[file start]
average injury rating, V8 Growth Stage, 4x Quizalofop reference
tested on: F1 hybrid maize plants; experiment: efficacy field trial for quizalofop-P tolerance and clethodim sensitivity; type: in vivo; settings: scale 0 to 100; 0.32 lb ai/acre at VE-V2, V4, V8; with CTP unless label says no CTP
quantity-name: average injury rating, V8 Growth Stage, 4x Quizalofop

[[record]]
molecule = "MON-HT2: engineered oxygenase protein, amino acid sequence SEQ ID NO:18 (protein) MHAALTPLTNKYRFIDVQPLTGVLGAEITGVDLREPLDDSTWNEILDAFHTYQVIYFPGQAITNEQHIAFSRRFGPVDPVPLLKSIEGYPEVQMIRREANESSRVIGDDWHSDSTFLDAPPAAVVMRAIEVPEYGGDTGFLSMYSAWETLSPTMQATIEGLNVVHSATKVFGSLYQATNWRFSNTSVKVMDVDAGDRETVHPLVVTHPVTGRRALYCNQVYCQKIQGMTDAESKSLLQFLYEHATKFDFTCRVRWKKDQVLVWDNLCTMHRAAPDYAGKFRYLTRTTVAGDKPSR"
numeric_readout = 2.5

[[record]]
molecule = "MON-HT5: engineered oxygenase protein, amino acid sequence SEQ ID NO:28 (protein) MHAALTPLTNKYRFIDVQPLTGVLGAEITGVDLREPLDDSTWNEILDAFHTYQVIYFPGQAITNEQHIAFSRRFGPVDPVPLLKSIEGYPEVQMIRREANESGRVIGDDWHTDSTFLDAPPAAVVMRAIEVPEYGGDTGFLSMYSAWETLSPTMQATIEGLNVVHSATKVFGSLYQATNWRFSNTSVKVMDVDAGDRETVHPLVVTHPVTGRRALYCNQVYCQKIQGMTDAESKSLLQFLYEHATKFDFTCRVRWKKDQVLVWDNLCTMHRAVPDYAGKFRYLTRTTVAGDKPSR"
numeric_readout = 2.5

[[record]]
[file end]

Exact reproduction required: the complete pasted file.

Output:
average injury rating, V8 Growth Stage, 4x Quizalofop reference
tested on: F1 hybrid maize plants; experiment: efficacy field trial for quizalofop-P tolerance and clethodim sensitivity; type: in vivo; settings: scale 0 to 100; 0.32 lb ai/acre at VE-V2, V4, V8; with CTP unless label says no CTP
quantity-name: average injury rating, V8 Growth Stage, 4x Quizalofop

[[record]]
molecule = "MON-HT2: engineered oxygenase protein, amino acid sequence SEQ ID NO:18 (protein) MHAALTPLTNKYRFIDVQPLTGVLGAEITGVDLREPLDDSTWNEILDAFHTYQVIYFPGQAITNEQHIAFSRRFGPVDPVPLLKSIEGYPEVQMIRREANESSRVIGDDWHSDSTFLDAPPAAVVMRAIEVPEYGGDTGFLSMYSAWETLSPTMQATIEGLNVVHSATKVFGSLYQATNWRFSNTSVKVMDVDAGDRETVHPLVVTHPVTGRRALYCNQVYCQKIQGMTDAESKSLLQFLYEHATKFDFTCRVRWKKDQVLVWDNLCTMHRAAPDYAGKFRYLTRTTVAGDKPSR"
numeric_readout = 2.5

[[record]]
molecule = "MON-HT5: engineered oxygenase protein, amino acid sequence SEQ ID NO:28 (protein) MHAALTPLTNKYRFIDVQPLTGVLGAEITGVDLREPLDDSTWNEILDAFHTYQVIYFPGQAITNEQHIAFSRRFGPVDPVPLLKSIEGYPEVQMIRREANESGRVIGDDWHTDSTFLDAPPAAVVMRAIEVPEYGGDTGFLSMYSAWETLSPTMQATIEGLNVVHSATKVFGSLYQATNWRFSNTSVKVMDVDAGDRETVHPLVVTHPVTGRRALYCNQVYCQKIQGMTDAESKSLLQFLYEHATKFDFTCRVRWKKDQVLVWDNLCTMHRAVPDYAGKFRYLTRTTVAGDKPSR"
numeric_readout = 2.5

[[record]]